The following pair of remarks were made by Lara Ewing as part of the NLP Master Practitioner training I went through in 1992 from NLP Comprehensive. They seem to have some relevance to several of the issues discussed recently in sci.psychology.psychotherapy.
Robert Dilts and I have a mock battle that we've been conducting for years. Robert Dilts says that NLP is a science (or technology). I say that it is an art. And so we fight about this, although of course both metaphors are really simplistic bullshit.
For me, though, esthetics is the very highest criterion, and I move through my life with the notion of, ``What's beautiful?'' Those things which create a sense of beauty for me are the things I move toward. And this guides my behavior a lot -- maybe even when it shouldn't!
So here's the way I think about my own work in NLP: I would love to be the Baryshnikov of NLP.
Baryshnikov is a man who has such discipline and for years has practiced the basics so diligently and with such presence and such consistency that his technique is so impeccable that it leads to this result: when Baryshnikov jumps, everything moves up. Not one cell of his body is gravity-bound.
Now it's that ability to know his technique so thoroughly that allows him those aerodynamics. Every part of him is congruent in that upward movement. It's based in technique, but it's about art, it's about self-expression.
Once you've mastered the technique, what's beautiful is the way you can use it creatively -- the improvisation.
You know, years ago I got the opportunity to go to Moscow with John Grinder and a bunch of trainers. And I was very excited, because we got to go to the Moscow ballet. (It wasn't the Bolshoi, it was the Moscow City Ballet.)
Now the first thing that struck me in the theatre was the architecture. We were here to witness art. And yet -- literally -- the boxes in the theatre were built out of concrete blocks. It was square -- in every respect.
And I asked myself the question: ``What was the criterion that the architect was going for in this building?'' It was clearly not beauty.
And the only thing I could come up with was that the criterion had been: ``I don't want to do anything that's going to get me in trouble.''
And then we watched the performance. And I have never in my life seen such technical mastery as was demonstrated in that performance. Technically, it was impeccable. Better than Baryshnikov! Better, I thought!
And the friend I was sitting with and I agreed that we were absolutely blown away by ... the fact that we were utterly UNmoved by this performance. I mean intellectually, I was impressed. But ... nobody was home!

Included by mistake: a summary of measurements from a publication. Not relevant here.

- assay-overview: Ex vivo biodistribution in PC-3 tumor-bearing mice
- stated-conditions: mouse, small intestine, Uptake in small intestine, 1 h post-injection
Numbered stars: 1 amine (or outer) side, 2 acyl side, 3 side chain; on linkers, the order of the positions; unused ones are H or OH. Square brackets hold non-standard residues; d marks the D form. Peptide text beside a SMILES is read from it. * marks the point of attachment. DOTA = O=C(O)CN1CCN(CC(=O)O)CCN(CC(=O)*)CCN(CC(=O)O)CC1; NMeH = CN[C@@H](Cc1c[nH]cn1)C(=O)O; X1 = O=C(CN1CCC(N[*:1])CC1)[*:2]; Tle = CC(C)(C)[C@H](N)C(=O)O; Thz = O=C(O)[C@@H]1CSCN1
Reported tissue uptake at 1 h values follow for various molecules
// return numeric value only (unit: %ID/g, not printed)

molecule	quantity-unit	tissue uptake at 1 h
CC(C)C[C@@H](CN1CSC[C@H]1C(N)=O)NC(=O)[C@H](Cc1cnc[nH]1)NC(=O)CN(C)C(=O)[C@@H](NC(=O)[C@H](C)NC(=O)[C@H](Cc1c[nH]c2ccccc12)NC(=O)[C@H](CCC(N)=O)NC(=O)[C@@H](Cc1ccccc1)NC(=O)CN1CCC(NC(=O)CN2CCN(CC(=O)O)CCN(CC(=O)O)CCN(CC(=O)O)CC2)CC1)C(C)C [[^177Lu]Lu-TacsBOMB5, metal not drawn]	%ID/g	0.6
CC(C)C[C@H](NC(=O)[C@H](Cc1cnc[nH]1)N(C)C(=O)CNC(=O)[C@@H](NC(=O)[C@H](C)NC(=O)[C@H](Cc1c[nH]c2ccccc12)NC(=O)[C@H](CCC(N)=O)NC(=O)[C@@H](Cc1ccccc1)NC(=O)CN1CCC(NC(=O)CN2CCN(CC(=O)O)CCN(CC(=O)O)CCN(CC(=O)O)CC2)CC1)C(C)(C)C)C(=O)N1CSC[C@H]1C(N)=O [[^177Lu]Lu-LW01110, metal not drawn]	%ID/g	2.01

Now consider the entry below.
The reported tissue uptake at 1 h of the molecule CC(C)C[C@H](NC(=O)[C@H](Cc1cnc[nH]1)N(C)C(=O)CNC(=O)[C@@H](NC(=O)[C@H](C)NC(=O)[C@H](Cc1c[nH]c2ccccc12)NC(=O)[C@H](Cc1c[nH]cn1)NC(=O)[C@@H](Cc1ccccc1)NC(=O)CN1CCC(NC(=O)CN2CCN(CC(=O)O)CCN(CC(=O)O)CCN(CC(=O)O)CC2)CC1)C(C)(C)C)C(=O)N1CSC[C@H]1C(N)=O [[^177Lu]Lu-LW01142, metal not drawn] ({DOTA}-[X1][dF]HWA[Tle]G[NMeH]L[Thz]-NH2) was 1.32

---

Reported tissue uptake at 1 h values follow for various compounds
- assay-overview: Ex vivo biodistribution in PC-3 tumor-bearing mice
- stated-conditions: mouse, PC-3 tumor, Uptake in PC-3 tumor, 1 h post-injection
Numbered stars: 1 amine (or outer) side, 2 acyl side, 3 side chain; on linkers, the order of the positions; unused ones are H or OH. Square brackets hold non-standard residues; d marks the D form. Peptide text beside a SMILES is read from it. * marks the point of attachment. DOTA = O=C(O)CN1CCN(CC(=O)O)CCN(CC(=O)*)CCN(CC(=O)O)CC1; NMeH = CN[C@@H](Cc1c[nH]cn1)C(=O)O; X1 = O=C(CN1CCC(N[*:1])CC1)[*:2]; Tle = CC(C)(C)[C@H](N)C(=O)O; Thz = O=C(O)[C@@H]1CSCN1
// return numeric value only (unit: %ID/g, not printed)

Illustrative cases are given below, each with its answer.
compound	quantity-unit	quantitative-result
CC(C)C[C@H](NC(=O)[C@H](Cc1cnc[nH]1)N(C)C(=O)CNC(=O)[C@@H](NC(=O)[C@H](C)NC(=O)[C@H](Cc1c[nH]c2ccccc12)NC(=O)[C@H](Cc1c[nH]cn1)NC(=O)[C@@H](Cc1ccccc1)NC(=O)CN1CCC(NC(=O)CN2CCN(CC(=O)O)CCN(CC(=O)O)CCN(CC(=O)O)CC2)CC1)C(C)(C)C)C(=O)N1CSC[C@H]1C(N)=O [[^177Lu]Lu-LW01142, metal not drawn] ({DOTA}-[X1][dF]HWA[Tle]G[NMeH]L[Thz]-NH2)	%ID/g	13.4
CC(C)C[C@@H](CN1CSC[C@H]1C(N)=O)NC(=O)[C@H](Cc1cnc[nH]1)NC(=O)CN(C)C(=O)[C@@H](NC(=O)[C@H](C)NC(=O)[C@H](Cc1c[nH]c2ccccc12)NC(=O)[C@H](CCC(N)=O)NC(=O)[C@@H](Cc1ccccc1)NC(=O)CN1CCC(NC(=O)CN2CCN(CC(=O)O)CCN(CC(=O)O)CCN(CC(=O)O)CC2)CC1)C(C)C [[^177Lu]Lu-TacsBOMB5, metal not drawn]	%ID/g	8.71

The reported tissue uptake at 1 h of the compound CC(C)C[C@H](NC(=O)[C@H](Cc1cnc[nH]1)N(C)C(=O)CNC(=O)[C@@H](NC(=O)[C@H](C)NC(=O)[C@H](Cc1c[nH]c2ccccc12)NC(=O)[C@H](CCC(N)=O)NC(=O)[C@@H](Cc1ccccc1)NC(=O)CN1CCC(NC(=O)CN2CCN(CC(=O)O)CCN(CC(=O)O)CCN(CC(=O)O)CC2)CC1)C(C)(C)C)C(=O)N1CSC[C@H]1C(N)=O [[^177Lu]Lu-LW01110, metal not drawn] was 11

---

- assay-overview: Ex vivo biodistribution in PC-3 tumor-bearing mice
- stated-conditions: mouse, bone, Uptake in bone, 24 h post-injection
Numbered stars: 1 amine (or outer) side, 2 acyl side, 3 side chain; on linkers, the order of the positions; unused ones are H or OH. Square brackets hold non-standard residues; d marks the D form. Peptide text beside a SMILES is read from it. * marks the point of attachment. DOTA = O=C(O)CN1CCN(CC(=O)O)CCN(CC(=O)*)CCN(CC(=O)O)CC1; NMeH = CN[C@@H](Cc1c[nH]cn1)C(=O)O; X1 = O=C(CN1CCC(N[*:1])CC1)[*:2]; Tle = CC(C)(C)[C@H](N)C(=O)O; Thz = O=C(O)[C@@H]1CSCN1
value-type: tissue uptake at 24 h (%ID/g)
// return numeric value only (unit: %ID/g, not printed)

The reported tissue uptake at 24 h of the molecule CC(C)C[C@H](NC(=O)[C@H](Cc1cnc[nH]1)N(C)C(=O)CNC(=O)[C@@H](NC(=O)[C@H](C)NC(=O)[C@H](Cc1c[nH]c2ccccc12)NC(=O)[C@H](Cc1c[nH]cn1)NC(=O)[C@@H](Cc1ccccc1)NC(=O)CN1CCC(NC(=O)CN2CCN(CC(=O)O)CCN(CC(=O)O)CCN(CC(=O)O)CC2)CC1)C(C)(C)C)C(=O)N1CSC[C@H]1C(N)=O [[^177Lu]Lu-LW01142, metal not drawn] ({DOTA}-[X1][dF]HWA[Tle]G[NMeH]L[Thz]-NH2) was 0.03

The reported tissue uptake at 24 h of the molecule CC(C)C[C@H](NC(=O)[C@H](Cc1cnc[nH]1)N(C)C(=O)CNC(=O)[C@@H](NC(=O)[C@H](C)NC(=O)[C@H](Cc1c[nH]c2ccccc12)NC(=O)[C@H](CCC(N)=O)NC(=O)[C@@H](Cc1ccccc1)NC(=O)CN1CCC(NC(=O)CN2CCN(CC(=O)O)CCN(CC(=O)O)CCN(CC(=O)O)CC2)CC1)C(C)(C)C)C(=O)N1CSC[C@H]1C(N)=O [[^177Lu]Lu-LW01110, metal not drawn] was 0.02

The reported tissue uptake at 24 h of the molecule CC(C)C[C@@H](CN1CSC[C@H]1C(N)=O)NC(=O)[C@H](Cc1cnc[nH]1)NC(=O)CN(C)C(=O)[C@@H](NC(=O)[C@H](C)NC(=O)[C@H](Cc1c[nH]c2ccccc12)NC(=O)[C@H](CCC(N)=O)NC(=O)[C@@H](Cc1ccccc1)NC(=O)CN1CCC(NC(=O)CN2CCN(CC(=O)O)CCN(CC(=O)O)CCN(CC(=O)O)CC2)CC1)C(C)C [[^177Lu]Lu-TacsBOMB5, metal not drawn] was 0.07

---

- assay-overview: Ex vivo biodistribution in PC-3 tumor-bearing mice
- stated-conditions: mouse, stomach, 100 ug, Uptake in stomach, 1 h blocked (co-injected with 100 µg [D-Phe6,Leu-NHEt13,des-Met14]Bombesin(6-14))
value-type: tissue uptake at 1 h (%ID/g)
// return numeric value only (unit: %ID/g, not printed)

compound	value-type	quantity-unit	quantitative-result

There was only one man in the entire company of about 55 dancers who was having a good time. And during the moments when this one man was on stage, the theatre lit up. But other than that, it was a demonstration of physical prowess and the ability to choreograph exercise to music.
So as far as I'm concerned, the goal in NLP is to master the techniques so well so that when you work with somebody, your whole being is expressed in what you do. It's about jumping like Baryshnikov, using what you've learned here.
The purpose of learning slight of mouth [the topic for this morning] is to give you that technical base. What you do with it has to do with expressing your heart, and your identity, and all of who you are.
John Grinder said once that in order for a change to happen you need three things.
You need congruity on the part of the operator. So you personally, as the therapist, have to have integrity in such a way that it is perceptible to the client. And that includes things like believing in what you're doing, and having your heart involved, and knowing that you can make a difference in the world. Those things are important when you do a piece of changework.
The second thing is relationship. So you have to behave in such a way that the person or group you're working with can recognize value in what you do. That's rapport -- and over a long term, it's relationship. So that you produce value, in a recognizable form, and in terms of the criteria of the people you're working with.
And the third thing that you've got to have in order to produce change is ... a hell of a good ritual!
And that (Lara continued) is what all these patterns you're learning are: they are exceptionally *cool* rituals. They are brilliant rituals, and they are nothing more than that. They are a set of steps very much like the rituals that a shaman engages in. They are a symbolic way of addressing the set of relationships inside the person.
An illustration of this is the following: at the end of many practitioner trainings, we do an exercise in which you are asked to gather information from your partner and design the very best intervention that you can come up with to give them the change that they've asked for using the fewest possible steps, most effectively and elegantly. Then you describe that intervention to the trainer or one of the assistants.
And the trainer congratulates you, tells you that your intervention is wonderful, and then instructs you to go back to the client and use anything else except the intervention you designed.
And you know what? It works just as well!
Congruity, relationship, and a damned good ritual!
And, you know, I think that often the choice of the ritual has as much or more to do with what's going on inside you than with what the client needs. And that's fine. It still works.
The best thing about being an artist, instead of a madman or someone who writes letters to the editor, is that you get to engage in satisfying work. -- Anne Lamott, Bird by Bird